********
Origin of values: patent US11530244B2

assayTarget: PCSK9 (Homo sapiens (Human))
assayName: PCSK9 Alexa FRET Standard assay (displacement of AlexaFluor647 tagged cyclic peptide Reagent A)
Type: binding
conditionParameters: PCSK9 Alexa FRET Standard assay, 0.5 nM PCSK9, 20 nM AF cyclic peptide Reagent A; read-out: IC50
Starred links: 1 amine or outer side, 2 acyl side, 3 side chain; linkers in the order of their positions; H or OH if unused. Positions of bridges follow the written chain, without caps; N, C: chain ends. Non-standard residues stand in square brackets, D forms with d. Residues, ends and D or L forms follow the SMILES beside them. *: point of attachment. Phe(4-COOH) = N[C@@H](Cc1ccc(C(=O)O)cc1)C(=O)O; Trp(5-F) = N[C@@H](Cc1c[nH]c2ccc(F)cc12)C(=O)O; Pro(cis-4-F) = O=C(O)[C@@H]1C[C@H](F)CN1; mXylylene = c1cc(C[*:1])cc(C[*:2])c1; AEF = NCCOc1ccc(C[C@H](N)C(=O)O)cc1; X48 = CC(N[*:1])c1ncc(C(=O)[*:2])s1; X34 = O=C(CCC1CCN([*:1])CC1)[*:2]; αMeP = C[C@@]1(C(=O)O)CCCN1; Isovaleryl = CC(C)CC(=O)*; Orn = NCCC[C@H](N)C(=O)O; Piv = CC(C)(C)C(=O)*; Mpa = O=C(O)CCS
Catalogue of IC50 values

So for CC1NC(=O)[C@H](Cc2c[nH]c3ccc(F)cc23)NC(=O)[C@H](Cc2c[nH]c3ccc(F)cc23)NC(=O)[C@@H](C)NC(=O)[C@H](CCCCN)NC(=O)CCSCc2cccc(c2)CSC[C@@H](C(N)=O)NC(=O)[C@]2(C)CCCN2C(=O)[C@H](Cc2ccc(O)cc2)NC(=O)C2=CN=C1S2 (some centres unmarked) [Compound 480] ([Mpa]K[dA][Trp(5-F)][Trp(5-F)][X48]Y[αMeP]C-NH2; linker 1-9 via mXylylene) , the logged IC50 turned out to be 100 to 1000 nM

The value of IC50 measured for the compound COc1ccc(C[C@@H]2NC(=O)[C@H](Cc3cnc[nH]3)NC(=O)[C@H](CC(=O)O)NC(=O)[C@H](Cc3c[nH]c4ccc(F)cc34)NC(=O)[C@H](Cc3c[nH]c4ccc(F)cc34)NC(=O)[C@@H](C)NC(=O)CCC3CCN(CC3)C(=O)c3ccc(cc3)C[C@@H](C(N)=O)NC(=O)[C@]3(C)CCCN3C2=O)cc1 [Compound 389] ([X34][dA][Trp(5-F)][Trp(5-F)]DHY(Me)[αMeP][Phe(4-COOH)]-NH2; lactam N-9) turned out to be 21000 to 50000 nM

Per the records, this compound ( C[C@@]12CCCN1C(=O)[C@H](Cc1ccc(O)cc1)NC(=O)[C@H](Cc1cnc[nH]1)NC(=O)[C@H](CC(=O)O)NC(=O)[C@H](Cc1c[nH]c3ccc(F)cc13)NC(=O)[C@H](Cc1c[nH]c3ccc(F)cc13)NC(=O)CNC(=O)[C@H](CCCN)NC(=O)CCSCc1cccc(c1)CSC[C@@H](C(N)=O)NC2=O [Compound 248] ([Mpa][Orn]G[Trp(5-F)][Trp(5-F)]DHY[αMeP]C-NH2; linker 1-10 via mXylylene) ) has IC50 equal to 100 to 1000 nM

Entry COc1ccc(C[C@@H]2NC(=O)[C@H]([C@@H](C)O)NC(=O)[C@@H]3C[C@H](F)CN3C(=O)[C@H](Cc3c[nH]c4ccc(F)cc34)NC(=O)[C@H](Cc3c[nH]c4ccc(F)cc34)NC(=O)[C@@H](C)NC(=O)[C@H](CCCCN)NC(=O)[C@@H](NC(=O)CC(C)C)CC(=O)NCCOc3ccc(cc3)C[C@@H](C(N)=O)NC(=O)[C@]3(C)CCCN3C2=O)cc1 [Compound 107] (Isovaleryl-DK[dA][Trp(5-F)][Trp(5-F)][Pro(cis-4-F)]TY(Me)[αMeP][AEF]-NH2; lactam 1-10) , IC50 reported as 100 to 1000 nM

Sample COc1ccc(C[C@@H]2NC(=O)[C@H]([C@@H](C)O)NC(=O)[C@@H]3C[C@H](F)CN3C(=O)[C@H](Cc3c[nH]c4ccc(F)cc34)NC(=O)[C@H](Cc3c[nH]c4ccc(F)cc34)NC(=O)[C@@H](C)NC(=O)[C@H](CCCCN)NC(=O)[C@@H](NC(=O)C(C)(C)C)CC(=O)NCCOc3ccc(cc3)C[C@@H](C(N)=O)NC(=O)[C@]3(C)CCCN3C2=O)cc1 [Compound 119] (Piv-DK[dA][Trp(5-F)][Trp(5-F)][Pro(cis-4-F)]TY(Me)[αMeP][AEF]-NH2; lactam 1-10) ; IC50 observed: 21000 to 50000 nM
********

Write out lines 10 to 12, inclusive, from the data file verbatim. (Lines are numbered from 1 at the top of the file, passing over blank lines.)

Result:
Per the records, this compound ( C[C@@]12CCCN1C(=O)[C@H](Cc1ccc(O)cc1)NC(=O)[C@H](Cc1cnc[nH]1)NC(=O)[C@H](CC(=O)O)NC(=O)[C@H](Cc1c[nH]c3ccc(F)cc13)NC(=O)[C@H](Cc1c[nH]c3ccc(F)cc13)NC(=O)CNC(=O)[C@H](CCCN)NC(=O)CCSCc1cccc(c1)CSC[C@@H](C(N)=O)NC2=O [Compound 248] ([Mpa][Orn]G[Trp(5-F)][Trp(5-F)]DHY[αMeP]C-NH2; linker 1-10 via mXylylene) ) has IC50 equal to 100 to 1000 nM

Entry COc1ccc(C[C@@H]2NC(=O)[C@H]([C@@H](C)O)NC(=O)[C@@H]3C[C@H](F)CN3C(=O)[C@H](Cc3c[nH]c4ccc(F)cc34)NC(=O)[C@H](Cc3c[nH]c4ccc(F)cc34)NC(=O)[C@@H](C)NC(=O)[C@H](CCCCN)NC(=O)[C@@H](NC(=O)CC(C)C)CC(=O)NCCOc3ccc(cc3)C[C@@H](C(N)=O)NC(=O)[C@]3(C)CCCN3C2=O)cc1 [Compound 107] (Isovaleryl-DK[dA][Trp(5-F)][Trp(5-F)][Pro(cis-4-F)]TY(Me)[αMeP][AEF]-NH2; lactam 1-10) , IC50 reported as 100 to 1000 nM

Sample COc1ccc(C[C@@H]2NC(=O)[C@H]([C@@H](C)O)NC(=O)[C@@H]3C[C@H](F)CN3C(=O)[C@H](Cc3c[nH]c4ccc(F)cc34)NC(=O)[C@H](Cc3c[nH]c4ccc(F)cc34)NC(=O)[C@@H](C)NC(=O)[C@H](CCCCN)NC(=O)[C@@H](NC(=O)C(C)(C)C)CC(=O)NCCOc3ccc(cc3)C[C@@H](C(N)=O)NC(=O)[C@]3(C)CCCN3C2=O)cc1 [Compound 119] (Piv-DK[dA][Trp(5-F)][Trp(5-F)][Pro(cis-4-F)]TY(Me)[αMeP][AEF]-NH2; lactam 1-10) ; IC50 observed: 21000 to 50000 nM